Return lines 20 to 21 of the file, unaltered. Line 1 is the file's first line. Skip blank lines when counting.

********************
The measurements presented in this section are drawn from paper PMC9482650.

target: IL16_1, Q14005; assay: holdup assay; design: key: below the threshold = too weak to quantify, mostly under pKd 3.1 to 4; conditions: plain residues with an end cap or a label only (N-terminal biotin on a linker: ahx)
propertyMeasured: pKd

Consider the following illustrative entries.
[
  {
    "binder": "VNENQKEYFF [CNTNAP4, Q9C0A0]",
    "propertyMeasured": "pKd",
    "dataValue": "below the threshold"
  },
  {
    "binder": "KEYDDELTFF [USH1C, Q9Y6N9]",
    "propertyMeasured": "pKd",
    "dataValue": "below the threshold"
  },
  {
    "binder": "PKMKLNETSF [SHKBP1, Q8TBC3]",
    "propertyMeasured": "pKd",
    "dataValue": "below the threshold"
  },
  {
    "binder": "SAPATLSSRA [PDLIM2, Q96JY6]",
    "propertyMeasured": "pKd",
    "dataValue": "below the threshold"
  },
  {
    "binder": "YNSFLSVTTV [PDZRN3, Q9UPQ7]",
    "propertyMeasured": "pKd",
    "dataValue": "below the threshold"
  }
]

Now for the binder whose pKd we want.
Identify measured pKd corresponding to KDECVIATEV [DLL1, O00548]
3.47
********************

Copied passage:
  },
  {